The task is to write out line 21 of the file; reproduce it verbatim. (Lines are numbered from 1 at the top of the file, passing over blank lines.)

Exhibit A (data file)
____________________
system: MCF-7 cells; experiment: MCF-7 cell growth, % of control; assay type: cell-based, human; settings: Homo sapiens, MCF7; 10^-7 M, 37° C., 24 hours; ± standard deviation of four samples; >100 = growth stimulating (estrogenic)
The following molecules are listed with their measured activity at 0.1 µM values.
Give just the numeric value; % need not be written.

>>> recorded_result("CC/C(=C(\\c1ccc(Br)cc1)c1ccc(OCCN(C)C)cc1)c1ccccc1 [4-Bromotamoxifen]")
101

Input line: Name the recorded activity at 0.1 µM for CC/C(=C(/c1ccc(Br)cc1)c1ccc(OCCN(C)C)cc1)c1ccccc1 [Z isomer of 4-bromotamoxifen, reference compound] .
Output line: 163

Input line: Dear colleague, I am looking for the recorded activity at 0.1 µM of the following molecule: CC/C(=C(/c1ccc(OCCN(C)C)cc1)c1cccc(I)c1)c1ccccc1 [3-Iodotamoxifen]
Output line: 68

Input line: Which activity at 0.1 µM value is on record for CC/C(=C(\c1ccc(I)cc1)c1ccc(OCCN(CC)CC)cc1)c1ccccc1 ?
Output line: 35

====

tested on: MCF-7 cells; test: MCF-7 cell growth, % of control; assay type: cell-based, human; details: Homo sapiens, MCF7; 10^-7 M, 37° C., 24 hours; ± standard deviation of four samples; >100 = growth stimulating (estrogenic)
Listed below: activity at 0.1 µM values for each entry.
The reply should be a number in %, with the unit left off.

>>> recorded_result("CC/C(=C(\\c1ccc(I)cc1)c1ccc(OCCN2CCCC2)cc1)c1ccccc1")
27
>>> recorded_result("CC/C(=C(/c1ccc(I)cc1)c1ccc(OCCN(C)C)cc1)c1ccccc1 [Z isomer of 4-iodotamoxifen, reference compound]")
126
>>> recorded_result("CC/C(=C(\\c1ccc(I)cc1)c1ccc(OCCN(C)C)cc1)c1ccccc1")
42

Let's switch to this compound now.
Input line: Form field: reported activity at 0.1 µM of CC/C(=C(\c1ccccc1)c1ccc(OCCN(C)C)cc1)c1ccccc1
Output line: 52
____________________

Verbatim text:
42